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Congressman Al Lawson

Representing the 5th District of Florida

Florida Agriculture Committee Members, Reps. Lawson and Soto ask Gov. Scott to Consider Economic Impact of Irma on SNAP Recipients

October 31, 2017
Press Release

WASHINGTON – Today, U.S. Representatives Al Lawson and Darren Soto, members of the U.S. House Agriculture Committee, sent a letter to Gov. Rick Scott asking his administration to consider the devastation caused by Hurricane Irma on Florida’s economy and the most vulnerable of constituents, by extending the temporary lift of time limits placed on the benefits of Supplemental Nutrition Assistance Program (SNAP) recipients.

Without the Governor’s consent before the beginning of November, SNAP recipients in Florida between the ages of 18 and 50 who are not disabled and do not have dependents will be limited to SNAP benefits for 3 months in any 3-year period when not employed or in a work or training program.

“In response to the devastation of Hurricane Irma, your Administration ceased enforcement of this time limit for the months of September and October in the 48 FEMA declared disaster counties throughout the State,” said Rep. Lawson. “This move allowed the most vulnerable of Floridians to rebuild their lives without the worry of losing their SNAP benefit, and this policy must be continued.”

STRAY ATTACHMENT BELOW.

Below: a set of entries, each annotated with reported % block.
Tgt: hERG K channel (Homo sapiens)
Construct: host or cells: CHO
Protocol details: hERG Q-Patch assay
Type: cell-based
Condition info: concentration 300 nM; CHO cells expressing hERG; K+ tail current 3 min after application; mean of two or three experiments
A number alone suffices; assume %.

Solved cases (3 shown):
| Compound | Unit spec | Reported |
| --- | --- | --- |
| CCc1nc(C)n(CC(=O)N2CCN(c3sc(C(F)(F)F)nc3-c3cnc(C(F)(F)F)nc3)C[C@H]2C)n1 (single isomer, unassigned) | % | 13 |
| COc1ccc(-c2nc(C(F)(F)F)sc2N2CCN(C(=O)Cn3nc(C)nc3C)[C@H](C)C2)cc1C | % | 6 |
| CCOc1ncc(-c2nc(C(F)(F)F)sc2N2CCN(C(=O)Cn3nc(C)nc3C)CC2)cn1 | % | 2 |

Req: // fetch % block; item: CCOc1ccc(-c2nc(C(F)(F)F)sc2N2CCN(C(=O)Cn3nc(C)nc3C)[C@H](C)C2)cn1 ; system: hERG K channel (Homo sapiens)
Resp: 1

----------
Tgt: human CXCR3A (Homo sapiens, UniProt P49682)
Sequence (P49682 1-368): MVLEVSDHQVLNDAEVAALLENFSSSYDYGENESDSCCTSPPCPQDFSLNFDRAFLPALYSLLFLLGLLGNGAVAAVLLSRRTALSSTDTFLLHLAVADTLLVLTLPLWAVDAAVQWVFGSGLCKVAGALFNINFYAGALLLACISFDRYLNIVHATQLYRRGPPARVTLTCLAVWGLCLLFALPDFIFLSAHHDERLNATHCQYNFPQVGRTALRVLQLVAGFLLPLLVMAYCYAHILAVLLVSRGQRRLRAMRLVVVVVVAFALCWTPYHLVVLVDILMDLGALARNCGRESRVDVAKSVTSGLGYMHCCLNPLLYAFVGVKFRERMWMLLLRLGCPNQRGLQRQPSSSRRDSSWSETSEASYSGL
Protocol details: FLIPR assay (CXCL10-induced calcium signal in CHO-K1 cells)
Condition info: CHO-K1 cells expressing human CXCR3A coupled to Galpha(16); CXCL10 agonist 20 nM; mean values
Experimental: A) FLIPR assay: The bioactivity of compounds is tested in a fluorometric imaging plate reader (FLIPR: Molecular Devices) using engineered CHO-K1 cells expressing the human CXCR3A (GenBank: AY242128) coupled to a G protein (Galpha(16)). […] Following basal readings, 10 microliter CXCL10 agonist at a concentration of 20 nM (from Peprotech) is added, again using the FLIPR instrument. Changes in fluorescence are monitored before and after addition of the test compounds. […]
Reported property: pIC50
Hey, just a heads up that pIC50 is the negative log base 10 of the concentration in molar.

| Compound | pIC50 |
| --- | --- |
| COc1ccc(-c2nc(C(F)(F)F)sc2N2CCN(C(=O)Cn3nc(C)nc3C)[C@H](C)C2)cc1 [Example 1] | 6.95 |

The Florida Agriculture Committee members, who both sit on the Nutrition Subcommittee, are asking that Gov. Scott continue this policy for all 48 FEMA declared disaster counties, in addition to areas that qualify based on excessive unemployment. Rep. Soto noted, “Many Floridians are still incurring disaster-related expenses, from repairing property or loss of income. While recovering and making ends meet, families should first and foremost be food secured. SNAP provides a gap in income for Floridians to feed their families and we must continue to provide this essential benefit for all affected.”

Reps. Lawson and Soto cited the recent Department of Labor employment data that confirmed the loss of over thirty thousand jobs nationwide to “[a] steep decline in food services and drinking places and below-trend growth in some industries [that] likely reflected the impact of Hurricanes Harvey and Irma in September.” Rep. Lawson added, “How can we expect SNAP recipients—who in the State of Florida are often employed in low-wage jobs related to tourism—to be able to meet time limit and work requirements in areas where devastation has flipped economies upside down?”